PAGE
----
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What happened to my penny?! Answered

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When I used my newly made wind shield/stand for my alcohol fuel penny stove, the penny was deformed. I was using denatured alcohol for fuel and it was burning well. After it completed my test (boiled a cup of water before it ran out of fuel and without blowing out in the wind) and I was taking it apart to see how well it stood up to the new conditions I noticed that the once shiny penny had been completely deformed. I was wondering if anyone knew how or why this happened.

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gmoon (author)2009-09-30

If it's hot enough to melt zinc, you should use a different metal as a spacer. "Galvanized fume poisoning" is a nasty side effect of breathing zinc fumes...

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lemonie (author)2009-09-27

I believe those pennies are mostly zinc, which melts at 420oC and boils at 900oC.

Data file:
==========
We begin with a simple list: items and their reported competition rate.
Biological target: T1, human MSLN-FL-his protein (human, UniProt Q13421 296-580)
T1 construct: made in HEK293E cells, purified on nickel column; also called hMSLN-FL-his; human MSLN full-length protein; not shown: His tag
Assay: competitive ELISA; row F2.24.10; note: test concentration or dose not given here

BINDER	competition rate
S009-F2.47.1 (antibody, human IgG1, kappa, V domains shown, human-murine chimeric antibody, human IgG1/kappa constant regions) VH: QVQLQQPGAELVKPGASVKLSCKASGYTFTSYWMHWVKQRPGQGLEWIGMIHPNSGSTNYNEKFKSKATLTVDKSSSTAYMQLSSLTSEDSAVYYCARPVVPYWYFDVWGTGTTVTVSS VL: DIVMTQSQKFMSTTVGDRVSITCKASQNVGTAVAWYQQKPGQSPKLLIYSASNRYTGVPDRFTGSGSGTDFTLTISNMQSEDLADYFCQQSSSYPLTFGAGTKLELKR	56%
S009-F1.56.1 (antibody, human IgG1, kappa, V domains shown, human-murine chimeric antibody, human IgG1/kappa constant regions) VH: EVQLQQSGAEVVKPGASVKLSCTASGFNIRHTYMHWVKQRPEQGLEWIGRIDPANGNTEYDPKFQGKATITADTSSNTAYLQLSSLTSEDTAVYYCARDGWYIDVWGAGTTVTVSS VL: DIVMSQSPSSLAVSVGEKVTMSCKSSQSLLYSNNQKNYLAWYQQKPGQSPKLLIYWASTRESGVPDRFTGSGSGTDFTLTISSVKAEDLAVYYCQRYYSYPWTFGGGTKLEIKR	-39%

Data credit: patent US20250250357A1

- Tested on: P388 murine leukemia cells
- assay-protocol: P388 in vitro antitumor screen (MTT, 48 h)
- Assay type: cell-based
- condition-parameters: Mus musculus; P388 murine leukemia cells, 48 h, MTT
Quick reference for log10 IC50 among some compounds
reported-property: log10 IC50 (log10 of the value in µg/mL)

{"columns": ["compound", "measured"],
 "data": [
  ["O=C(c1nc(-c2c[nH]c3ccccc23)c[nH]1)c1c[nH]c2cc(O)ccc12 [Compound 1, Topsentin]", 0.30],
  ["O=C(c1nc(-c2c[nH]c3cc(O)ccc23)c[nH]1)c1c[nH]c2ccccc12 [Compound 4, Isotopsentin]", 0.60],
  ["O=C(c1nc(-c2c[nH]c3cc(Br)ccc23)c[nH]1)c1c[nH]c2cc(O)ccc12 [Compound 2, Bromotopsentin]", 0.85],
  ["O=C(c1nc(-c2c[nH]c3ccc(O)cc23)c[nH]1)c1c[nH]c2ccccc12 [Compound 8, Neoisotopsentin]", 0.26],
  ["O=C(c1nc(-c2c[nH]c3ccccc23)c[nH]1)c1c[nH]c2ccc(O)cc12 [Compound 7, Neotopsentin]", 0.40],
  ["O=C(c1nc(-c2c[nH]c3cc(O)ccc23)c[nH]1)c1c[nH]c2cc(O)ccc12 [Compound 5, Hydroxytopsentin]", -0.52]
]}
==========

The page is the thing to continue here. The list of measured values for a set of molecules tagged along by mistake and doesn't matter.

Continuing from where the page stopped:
L

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flamethrower1010 (author)lemonie2009-09-29

but do you believe it got up to 420 in that little thing?

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lemonie (author)flamethrower10102009-09-29

Maybe, or perhaps it slowly evaporated, I notice the paint on the can has browned.

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Goodhart (author)2009-09-28

The USA penny: 97.5% Zinc and 2.5% Copper (20% lighter)

see This chart here if you know the date

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Kiteman (author)2009-09-27

UK pennies are not copper all the way through (they have a core of steel, because pure copper pennies cost more than a penny to make). Possibly you have burned off the copper, or possibly there has been an electro-chemical reaction between the copper and the aluminium of the can?

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flamethrower1010 (author)Kiteman2009-09-28

now that you mention it there was a greenish flame at one point i thought it was just something on the can could that have been it?

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